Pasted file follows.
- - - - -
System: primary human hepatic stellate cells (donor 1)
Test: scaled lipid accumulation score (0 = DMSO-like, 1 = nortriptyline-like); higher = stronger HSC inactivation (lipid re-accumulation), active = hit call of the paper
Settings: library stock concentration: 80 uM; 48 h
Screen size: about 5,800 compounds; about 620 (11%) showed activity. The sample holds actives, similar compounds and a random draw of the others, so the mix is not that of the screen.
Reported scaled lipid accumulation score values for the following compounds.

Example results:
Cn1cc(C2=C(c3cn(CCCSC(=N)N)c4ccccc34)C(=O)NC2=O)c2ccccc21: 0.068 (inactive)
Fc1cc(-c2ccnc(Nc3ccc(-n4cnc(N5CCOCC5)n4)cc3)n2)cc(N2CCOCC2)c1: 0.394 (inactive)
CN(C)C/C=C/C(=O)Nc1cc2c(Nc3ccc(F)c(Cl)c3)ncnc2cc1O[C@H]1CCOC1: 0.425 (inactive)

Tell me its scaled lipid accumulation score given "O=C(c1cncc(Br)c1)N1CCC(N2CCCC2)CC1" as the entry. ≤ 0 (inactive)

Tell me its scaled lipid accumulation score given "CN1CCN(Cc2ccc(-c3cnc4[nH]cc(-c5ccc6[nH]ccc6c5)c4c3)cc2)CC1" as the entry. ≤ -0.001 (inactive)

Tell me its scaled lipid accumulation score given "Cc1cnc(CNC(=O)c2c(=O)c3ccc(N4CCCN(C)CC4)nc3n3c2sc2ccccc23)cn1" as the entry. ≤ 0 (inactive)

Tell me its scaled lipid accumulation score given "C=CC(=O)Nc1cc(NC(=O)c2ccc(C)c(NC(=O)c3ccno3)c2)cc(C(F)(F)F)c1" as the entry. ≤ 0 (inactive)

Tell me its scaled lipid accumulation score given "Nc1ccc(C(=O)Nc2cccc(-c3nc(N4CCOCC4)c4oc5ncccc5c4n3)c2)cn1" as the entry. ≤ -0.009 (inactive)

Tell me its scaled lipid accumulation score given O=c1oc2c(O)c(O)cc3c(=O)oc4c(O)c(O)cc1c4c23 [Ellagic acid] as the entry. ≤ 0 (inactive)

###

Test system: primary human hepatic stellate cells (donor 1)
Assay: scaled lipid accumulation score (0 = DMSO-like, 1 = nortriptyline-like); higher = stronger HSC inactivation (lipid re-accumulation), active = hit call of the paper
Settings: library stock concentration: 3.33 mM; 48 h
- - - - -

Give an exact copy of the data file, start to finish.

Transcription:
System: primary human hepatic stellate cells (donor 1)
Test: scaled lipid accumulation score (0 = DMSO-like, 1 = nortriptyline-like); higher = stronger HSC inactivation (lipid re-accumulation), active = hit call of the paper
Settings: library stock concentration: 80 uM; 48 h
Screen size: about 5,800 compounds; about 620 (11%) showed activity. The sample holds actives, similar compounds and a random draw of the others, so the mix is not that of the screen.
Reported scaled lipid accumulation score values for the following compounds.

Example results:
Cn1cc(C2=C(c3cn(CCCSC(=N)N)c4ccccc34)C(=O)NC2=O)c2ccccc21: 0.068 (inactive)
Fc1cc(-c2ccnc(Nc3ccc(-n4cnc(N5CCOCC5)n4)cc3)n2)cc(N2CCOCC2)c1: 0.394 (inactive)
CN(C)C/C=C/C(=O)Nc1cc2c(Nc3ccc(F)c(Cl)c3)ncnc2cc1O[C@H]1CCOC1: 0.425 (inactive)

Tell me its scaled lipid accumulation score given "O=C(c1cncc(Br)c1)N1CCC(N2CCCC2)CC1" as the entry. ≤ 0 (inactive)

Tell me its scaled lipid accumulation score given "CN1CCN(Cc2ccc(-c3cnc4[nH]cc(-c5ccc6[nH]ccc6c5)c4c3)cc2)CC1" as the entry. ≤ -0.001 (inactive)

Tell me its scaled lipid accumulation score given "Cc1cnc(CNC(=O)c2c(=O)c3ccc(N4CCCN(C)CC4)nc3n3c2sc2ccccc23)cn1" as the entry. ≤ 0 (inactive)

Tell me its scaled lipid accumulation score given "C=CC(=O)Nc1cc(NC(=O)c2ccc(C)c(NC(=O)c3ccno3)c2)cc(C(F)(F)F)c1" as the entry. ≤ 0 (inactive)

Tell me its scaled lipid accumulation score given "Nc1ccc(C(=O)Nc2cccc(-c3nc(N4CCOCC4)c4oc5ncccc5c4n3)c2)cn1" as the entry. ≤ -0.009 (inactive)

Tell me its scaled lipid accumulation score given O=c1oc2c(O)c(O)cc3c(=O)oc4c(O)c(O)cc1c4c23 [Ellagic acid] as the entry. ≤ 0 (inactive)

###

Test system: primary human hepatic stellate cells (donor 1)
Assay: scaled lipid accumulation score (0 = DMSO-like, 1 = nortriptyline-like); higher = stronger HSC inactivation (lipid re-accumulation), active = hit call of the paper
Settings: library stock concentration: 3.33 mM; 48 h